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  Mideast Security Chiefs Meet Again

By Mark Lavie
Associated Press Writer
Thursday, May 31, 2001; 2:29 a.m. EDT

JERUSALEM –– Israeli and Palestinian security chiefs had their second meeting under U.S. auspices, but a car bombing, gunfire attacks and funerals overshadowed sputtering truce efforts.

Israeli Prime Minister Ariel Sharon, meanwhile, came under growing pressure from Jewish settlers to retaliate harshly for Palestinian shooting attacks on Israeli motorists in the West Bank.

In a condolence visit Wednesday night to the family of a settler killed in an ambush earlier this week, Sharon was evasive about a possible Israeli response.

"I know exactly who we are dealing with," Sharon said, referring to the Palestinian leadership and apparently unaware his comments were being taped.

"For years already, I have been saying (Palestinian leader Yasser) Arafat is primitive," Sharon said in remarks broadcast on Israeli radio stations Thursday.

Secretary of State Colin Powell called Sharon on Wednesday and said the international community was doing its best to help quell violence that has spiraled in the region for over eight months, Israel radio reported.

The United States has pushed both sides to resume security talks.

U.S. officials were unhappy over the absence of top West Bank security commanders at the first security meeting and canceled a Wednesday session with the Palestinians over another topic – implementing the report of an international commission on stopping the violence, according to an official close to the talks.

However, the second security meeting, about the Gaza Strip, was held late Wednesday, with many of the same participants. The U.S. side was represented by diplomats and the CIA, said the official, insisting on anonymity.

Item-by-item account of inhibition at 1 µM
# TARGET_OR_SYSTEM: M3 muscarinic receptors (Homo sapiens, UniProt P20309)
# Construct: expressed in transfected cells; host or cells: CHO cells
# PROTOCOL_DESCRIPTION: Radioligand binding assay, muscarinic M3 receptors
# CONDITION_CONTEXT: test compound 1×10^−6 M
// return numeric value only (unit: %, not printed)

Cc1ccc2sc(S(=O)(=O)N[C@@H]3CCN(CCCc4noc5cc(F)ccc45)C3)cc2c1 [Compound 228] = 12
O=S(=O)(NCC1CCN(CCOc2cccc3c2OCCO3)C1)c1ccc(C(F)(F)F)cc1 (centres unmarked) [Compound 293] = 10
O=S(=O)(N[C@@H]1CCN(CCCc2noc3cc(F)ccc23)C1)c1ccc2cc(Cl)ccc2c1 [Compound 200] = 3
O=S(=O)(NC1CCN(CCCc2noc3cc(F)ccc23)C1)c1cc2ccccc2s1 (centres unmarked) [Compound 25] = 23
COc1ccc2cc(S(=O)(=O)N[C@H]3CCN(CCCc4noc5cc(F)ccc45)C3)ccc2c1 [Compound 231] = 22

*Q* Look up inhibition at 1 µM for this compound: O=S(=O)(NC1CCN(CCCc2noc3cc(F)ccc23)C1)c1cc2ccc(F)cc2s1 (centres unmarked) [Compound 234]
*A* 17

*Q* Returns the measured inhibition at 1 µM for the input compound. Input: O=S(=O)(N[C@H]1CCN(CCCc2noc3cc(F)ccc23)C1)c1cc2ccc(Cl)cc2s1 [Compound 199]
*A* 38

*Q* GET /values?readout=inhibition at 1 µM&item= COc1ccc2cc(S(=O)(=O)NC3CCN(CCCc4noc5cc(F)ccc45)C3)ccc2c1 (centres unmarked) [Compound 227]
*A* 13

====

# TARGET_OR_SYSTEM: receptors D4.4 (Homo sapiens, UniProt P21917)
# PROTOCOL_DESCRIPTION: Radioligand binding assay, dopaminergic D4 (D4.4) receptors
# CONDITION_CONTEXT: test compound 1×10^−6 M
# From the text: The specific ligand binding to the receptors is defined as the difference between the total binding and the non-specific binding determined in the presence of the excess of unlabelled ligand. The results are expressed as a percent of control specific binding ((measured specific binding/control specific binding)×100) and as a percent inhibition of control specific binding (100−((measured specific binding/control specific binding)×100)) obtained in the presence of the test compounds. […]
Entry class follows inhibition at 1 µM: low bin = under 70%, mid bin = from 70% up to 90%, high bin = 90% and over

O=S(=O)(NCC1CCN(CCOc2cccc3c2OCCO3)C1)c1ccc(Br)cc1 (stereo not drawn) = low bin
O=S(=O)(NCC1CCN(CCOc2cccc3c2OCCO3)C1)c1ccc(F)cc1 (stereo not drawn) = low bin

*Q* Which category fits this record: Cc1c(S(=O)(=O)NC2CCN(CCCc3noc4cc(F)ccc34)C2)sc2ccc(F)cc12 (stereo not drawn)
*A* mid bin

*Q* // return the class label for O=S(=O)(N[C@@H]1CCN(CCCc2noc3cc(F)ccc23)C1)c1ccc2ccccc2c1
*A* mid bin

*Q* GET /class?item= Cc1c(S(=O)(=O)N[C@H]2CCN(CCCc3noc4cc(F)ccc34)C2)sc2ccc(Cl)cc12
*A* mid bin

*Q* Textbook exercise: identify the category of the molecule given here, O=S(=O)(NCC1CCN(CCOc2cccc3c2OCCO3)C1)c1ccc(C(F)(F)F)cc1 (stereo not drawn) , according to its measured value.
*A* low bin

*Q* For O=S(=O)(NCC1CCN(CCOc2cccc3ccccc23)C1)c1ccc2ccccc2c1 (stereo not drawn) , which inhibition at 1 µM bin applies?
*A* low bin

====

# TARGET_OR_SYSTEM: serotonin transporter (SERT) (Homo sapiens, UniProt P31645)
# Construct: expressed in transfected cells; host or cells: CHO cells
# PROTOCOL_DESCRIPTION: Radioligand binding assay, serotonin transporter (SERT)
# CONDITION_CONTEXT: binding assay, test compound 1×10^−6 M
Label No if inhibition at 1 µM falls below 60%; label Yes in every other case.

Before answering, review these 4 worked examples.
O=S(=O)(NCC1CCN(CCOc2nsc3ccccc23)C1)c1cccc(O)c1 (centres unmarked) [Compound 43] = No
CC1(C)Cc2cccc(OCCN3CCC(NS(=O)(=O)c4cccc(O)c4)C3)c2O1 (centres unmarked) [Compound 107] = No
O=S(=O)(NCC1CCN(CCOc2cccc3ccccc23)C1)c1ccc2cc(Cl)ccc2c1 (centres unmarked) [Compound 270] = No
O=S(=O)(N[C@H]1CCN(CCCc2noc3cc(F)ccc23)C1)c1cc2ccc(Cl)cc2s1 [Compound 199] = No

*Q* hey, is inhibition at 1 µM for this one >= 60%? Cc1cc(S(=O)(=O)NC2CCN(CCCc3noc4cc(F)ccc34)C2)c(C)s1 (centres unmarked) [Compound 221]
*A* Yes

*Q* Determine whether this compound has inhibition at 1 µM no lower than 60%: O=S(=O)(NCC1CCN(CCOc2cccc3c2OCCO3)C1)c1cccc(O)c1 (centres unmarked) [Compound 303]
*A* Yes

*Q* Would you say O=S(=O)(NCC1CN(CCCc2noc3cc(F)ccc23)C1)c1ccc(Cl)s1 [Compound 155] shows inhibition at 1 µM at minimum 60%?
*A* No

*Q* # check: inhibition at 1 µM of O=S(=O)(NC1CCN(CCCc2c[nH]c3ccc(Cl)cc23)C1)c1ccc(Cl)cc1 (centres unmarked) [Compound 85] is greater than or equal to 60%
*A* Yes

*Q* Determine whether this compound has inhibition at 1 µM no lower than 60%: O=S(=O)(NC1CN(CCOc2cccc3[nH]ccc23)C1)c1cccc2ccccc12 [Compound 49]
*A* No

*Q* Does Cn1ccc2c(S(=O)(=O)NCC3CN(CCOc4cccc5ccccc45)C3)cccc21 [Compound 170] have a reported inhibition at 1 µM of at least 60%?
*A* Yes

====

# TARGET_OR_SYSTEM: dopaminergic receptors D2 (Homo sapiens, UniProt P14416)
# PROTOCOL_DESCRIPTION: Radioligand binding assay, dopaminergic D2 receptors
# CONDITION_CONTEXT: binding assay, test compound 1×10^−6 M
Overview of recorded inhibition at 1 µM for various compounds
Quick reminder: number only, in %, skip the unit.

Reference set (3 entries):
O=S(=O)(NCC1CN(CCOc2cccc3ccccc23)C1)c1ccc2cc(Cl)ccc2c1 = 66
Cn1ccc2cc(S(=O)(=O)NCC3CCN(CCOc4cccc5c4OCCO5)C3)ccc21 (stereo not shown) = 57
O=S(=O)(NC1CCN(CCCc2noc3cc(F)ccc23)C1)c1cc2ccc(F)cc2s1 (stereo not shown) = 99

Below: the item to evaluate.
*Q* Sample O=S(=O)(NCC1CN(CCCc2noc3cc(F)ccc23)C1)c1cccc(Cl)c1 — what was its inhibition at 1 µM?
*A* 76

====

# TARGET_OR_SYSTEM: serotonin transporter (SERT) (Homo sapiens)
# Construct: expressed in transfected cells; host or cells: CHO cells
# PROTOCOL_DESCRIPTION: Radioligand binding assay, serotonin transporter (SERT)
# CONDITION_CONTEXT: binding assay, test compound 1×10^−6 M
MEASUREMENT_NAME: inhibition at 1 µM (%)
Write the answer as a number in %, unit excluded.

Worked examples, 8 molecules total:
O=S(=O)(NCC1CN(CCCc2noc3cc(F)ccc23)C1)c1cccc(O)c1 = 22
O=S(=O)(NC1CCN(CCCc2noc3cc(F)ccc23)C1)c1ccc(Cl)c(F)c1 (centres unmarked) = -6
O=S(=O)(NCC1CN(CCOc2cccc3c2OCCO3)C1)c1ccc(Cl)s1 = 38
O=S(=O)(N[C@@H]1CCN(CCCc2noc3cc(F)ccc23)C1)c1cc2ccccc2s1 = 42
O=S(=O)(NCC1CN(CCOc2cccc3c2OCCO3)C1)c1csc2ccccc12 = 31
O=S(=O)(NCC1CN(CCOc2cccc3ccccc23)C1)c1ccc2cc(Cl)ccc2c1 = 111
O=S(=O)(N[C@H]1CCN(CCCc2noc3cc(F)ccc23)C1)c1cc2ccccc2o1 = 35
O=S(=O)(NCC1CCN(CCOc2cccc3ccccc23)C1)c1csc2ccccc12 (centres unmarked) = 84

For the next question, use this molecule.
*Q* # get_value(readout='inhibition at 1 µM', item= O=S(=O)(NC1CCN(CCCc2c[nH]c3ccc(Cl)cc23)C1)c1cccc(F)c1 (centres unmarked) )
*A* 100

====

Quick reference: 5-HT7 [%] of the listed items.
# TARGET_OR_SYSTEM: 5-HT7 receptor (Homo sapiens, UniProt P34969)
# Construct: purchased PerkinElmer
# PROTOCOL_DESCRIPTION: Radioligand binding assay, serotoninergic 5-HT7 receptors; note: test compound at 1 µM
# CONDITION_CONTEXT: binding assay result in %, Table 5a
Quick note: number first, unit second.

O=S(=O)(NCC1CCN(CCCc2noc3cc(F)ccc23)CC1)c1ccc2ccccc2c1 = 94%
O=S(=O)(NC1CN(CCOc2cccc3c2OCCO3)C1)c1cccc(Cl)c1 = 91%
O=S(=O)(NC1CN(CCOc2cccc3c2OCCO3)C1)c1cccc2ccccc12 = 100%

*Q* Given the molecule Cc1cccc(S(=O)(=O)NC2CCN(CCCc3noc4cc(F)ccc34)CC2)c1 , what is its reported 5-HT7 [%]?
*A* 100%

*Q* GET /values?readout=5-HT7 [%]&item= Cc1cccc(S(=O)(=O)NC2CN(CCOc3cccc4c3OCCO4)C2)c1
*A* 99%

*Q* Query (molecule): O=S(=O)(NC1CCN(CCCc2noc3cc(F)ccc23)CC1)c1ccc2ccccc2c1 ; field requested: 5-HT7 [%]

Maj. Gen. Abdel Razek el-Majaidah, chief of Palestinian public security in Gaza, said the Palestinians demanded that Israel remove restrictions and evacuate eight Palestinian houses seized in Gaza in the past month.

Israel demanded an end to Palestinian "violence and terrorism," according to a statement from the Defense Ministry, which said the talks would continue next week.

A car bomb exploded Wednesday in front of a high school in the seaside city of Netanya, sending pieces of metal flying in all directions, just 10 minutes after students left the school. No one was injured.

The militant Islamic Jihad group claimed responsibility for the attack in Netanya, which is just nine miles from the West Bank.

Two Israeli women killed in a Palestinian drive-by shooting in the West Bank were buried Wednesday, including Sara Blaustein, 53, who moved last year from Lawrence, New York, to the West Bank settlement of Efrat.

Her family asked the Israeli government not to send a representative to the funeral, to protest Sharon's declaration last week of what he said was a unilateral cease-fire, but was dismissed by Palestinians as a ploy.

At the other funeral, Rabbi Shlomo Riskin, who moved from New York to Efrat in 1983 with some of his followers, said a unilateral truce was surrender. "It is forbidden for us to surrender to evil," the rabbi said.

U.S. Ambassador Martin Indyk said in a statement that the shooting was a "premeditated terror attack."

The violence has taken 481 lives on the Palestinian side and 87 on the Israeli side since it erupted last September.

Former Prime Minister Benjamin Netanyahu said Israel must bring down the Palestinian Authority if violence doesn't stop. "Arafat has declared war on the state of Israel," Netanyahu said. "We have to make it clear to Arafat that if he continues with the policy of terrorism, we will bring about the collapse of his corrupt, terrorist regime."

Late Wednesday, gun battles raged in two locations in the Gaza Strip. Also, Palestinians opened fire on Israeli positions in several places in the West Bank, and Palestinians fired a mortar shell, which exploded harmlessly near the fence between Gaza and Israel, the Israeli military said.

Earlier in the week, the new Mideast envoy, William Burns, set in motion the security meetings and also started contacts over implementation of the report by the international commission headed by former U.S. Sen. George Mitchell.

Sharon said he accepts the report, which calls for a cease-fire, a cooling-off period, confidence-building measures and then peace talks. Sharon said he does not accept a key recommendation, to stop all construction in Jewish settlements in the West Bank and Gaza, but said that by the time that stage comes, an agreement can be negotiated.

But Palestinian negotiator Saeb Erekat said there can be no division between discussions about improving security and advancing political talks, especially a halt to construction in Jewish settlements.

© Copyright 2001 The Associated Press

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